The Indian government has announced that it is supporting a plan to build a mass-produced laptop for just $20.
Dubbed Sakshat, which translates as 'before your eyes', the laptop will be built by the Vellore Institute of Technology, the Indian Institute of Science, IIT-Madras and Semiconductor Complex.
"At this stage, the price is working out to be $20 but, with mass production, it is bound to come down," R P Agarwal, India's secretary for higher education, told The Times of India. He expects the first units to be available in six months.
The Linux-based laptop will have 2GB of solid state memory, Wi-Fi and USB ports but little else. It will not have an optical drive, and will not use Intel or AMD chips.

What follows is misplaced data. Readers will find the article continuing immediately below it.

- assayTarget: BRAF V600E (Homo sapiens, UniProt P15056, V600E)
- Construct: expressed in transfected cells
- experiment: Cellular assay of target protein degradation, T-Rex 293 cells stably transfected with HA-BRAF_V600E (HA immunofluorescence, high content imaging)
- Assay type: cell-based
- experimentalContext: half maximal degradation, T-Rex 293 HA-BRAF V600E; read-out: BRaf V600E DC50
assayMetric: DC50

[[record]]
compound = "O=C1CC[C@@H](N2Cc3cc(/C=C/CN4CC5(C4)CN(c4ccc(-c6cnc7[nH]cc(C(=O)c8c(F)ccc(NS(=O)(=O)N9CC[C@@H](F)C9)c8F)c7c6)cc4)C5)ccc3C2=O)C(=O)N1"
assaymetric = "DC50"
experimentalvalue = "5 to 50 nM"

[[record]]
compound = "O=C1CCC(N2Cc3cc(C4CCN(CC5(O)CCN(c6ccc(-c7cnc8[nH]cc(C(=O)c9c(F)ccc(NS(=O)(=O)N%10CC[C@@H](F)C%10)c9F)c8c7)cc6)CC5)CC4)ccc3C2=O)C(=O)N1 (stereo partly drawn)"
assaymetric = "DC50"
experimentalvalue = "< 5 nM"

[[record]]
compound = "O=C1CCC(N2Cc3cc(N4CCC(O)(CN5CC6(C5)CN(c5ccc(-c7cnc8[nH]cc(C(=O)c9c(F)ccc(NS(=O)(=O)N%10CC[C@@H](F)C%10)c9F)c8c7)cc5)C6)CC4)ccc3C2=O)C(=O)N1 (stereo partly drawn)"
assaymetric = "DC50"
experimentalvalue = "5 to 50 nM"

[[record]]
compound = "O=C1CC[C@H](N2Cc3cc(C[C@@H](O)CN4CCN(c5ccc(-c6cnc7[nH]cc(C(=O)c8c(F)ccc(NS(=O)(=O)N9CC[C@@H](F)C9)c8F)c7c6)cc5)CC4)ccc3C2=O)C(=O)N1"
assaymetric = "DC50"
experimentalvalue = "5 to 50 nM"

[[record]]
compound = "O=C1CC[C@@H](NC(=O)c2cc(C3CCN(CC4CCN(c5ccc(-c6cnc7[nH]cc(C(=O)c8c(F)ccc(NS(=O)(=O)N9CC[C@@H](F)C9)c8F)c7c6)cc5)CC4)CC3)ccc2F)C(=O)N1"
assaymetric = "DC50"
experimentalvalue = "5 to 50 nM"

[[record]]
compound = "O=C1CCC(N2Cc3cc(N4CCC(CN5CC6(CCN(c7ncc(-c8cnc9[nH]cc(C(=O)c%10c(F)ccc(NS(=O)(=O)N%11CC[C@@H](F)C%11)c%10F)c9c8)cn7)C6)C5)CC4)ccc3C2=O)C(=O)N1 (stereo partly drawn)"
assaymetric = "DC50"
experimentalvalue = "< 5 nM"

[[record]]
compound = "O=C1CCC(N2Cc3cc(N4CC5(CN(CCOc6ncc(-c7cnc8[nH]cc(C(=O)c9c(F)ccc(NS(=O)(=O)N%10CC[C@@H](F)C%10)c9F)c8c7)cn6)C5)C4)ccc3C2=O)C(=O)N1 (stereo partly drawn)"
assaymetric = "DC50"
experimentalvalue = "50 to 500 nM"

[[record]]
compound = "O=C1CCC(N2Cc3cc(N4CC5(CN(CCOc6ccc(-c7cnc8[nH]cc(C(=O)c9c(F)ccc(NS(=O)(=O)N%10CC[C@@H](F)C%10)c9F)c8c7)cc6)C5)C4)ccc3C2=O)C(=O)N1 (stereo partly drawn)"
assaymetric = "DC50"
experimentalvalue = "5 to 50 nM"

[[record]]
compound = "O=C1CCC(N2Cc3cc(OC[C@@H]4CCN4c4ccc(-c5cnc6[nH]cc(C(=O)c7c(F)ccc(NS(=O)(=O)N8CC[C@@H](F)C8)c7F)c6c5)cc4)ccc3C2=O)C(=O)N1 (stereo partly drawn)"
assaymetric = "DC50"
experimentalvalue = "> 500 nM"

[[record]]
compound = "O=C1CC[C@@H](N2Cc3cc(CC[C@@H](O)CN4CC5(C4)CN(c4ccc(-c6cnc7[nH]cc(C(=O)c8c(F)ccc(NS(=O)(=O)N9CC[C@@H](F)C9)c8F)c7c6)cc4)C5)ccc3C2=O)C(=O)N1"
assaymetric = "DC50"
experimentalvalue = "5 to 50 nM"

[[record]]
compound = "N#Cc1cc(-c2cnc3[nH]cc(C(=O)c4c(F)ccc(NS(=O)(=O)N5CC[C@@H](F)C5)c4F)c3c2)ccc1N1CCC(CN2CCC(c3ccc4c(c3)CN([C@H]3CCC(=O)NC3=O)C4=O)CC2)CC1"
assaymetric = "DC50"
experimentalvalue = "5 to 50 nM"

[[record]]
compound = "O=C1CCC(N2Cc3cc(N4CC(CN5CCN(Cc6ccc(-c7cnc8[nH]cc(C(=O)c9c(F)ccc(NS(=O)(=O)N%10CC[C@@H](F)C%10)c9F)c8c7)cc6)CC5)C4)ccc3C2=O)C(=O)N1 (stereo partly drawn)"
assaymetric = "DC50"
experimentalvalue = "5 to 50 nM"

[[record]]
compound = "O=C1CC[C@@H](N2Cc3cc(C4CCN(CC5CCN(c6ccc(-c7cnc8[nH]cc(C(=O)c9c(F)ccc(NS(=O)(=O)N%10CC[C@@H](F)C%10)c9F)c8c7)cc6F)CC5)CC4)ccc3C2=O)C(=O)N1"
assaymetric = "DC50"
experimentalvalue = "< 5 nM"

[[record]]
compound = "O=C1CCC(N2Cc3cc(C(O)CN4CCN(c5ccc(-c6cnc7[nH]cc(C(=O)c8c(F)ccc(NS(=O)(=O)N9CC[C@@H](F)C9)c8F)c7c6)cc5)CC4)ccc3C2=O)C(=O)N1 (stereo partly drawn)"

The Sakshat is the centrepiece of a new government programme called the National Mission on Education through Information and Communication Technologies.
Other elements of the plan include an electronic classroom accessible to all Indian students, and the uploading of free textbooks.
The Times of India reported that the Indian government has already struck deals with publishing firms Macmillan, Tata McGraw Hill, Prentice-Hall and Vikas Publishing to put textbooks online.
However, some observers question whether it is really possible to build a laptop for so little. OLPC founder Nicholas Negroponte has reportedly expressed scepticism, saying that the display alone would cost $20.
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